Doctor’s Journal: ‘Alcohol And Health’

Alcohol has been used by mankind since before recorded history. It causes a pleasant slowdown of the nervous system, Lessening inhibition  and loosening the tongue, making it the perfect lubricant for social interaction. Unfortunately, it is a metabolic poison.

Excess alcohol use is common enough to have resulted in its prohibition in the United States in the 20s. The side effects of this prohibition proved worse than its benefits, and alcohol currently enjoys the status of one of the few legally permitted Psychoactive drugs.

After diligently searching for beneficial effects of alcohol, society discovered that mild drinking promotes longevity. It is difficult to drink just the right amount of alcohol, and  There is little doubt that excessive drinking is deleterious to the body.

The liver is the organ responsible for getting rid of alcohol. Unfortunately, liver function gradually declines with age, so that the older you get the less alcohol you can tolerate. 14 drinks a week is the suggested upper limits for alcohol’s benefit, and this number shrinks as you get older.

I became interested in alcohol in the elderly because of a friend whose doctor discovered that his red blood cells were enlarged. This can be due to alcohol in at least two different ways. If you drink too much alcohol, you need less calories, and often have a poor diet as a result. B12 (and folic acid) deficiency can result and may cause large red blood cells.

I also learned that alcohol can directly caused large red blood cells because of the toxic effects on the bone marrow, where Red blood cells are made. The very young also have more difficulty with alcohol. Early in my career I discovered 2 young infants who had convulsions after getting into their parents wine closets. These convulsions turned out to be caused by a low blood sugar which developed because glucose, the common blood sugar, is consumed in the process of burning, or metabolizing, alcohol.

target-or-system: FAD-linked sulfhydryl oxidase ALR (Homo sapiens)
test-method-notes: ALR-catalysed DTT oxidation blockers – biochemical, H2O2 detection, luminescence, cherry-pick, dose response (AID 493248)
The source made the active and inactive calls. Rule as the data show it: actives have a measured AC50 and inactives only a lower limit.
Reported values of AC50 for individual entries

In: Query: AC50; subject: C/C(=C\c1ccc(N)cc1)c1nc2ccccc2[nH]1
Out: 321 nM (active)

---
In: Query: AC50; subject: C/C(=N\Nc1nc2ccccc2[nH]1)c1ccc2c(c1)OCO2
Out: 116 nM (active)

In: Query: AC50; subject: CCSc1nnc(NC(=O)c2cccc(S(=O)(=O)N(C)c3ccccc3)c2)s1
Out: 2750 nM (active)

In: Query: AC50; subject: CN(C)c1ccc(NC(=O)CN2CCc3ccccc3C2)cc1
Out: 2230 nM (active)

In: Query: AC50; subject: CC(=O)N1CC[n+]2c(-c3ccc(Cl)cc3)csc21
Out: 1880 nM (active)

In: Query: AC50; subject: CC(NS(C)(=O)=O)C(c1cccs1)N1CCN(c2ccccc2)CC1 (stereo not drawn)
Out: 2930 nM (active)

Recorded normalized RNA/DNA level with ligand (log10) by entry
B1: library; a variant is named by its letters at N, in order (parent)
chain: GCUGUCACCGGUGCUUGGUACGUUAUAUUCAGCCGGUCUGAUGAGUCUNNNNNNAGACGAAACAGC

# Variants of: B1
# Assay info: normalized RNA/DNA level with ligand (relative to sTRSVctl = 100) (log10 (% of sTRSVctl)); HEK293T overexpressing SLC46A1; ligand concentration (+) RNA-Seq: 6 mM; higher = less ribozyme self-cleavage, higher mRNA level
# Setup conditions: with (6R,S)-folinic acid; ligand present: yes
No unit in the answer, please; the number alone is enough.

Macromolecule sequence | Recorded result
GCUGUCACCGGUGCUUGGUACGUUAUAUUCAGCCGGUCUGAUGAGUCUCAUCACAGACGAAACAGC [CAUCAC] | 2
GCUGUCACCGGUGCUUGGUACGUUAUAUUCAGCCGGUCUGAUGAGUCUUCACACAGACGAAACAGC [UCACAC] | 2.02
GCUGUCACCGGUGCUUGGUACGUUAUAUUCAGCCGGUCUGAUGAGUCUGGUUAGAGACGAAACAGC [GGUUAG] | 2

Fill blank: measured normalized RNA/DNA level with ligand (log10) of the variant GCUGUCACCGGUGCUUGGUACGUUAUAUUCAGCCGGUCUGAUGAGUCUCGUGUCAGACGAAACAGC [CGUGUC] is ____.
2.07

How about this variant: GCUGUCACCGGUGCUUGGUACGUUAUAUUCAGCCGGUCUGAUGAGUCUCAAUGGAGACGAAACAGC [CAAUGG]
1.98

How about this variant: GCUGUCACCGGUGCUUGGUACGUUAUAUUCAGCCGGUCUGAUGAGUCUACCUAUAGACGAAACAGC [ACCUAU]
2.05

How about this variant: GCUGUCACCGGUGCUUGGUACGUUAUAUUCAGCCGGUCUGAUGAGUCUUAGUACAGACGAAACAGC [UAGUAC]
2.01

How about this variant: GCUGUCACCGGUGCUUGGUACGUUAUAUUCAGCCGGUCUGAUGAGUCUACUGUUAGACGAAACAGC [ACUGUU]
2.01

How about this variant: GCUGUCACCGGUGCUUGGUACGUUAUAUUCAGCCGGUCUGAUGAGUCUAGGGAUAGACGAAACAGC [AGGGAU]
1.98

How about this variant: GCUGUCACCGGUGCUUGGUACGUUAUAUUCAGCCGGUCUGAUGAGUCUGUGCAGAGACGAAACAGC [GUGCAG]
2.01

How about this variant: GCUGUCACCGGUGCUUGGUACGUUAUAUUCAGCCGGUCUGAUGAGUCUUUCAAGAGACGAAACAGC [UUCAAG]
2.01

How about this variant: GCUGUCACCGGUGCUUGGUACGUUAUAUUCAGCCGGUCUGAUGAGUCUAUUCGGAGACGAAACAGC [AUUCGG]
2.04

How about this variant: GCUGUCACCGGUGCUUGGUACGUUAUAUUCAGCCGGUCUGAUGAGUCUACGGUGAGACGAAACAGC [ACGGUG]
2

My own use of alcohol has been progressively declining with age. I feel good with less alcohol for a shorter time the older I get.

—Dr. C.

Mayo Clinic: ‘When Livers No Longer Function’

In the U.S., it’s estimated that 4.5 million adults are diagnosed with chronic liver disease. It develops over time and may be caused a number of conditions including hepatitis, genetics, alcohol overuse or cancer. Chronic liver disease is different than acute liver disease which can come on quickly and may be the result of an injury or a virus. Regardless of the cause, Dr. Bashar Aqel, a Mayo Clinic transplant hepatologist says when the liver can no longer function, a life-saving transplant may be needed.

Medical Videos: ‘Fatty Liver Disease’ Affects One-Third Of U.S. Population

Fatty liver disease is an increasingly common condition that currently affects a third of the population. The most common cause of the disease is obesity. Extra fat in your body from weight gain accumulates in your liver, causing it to swell. Eventually, the cells in your liver will be so overburdened that they die. New cells grow to replace them, but those cells also contain fat. As liver cells continue to die off and regrow rapidly, it causes scarring of the tissue surrounding the organ.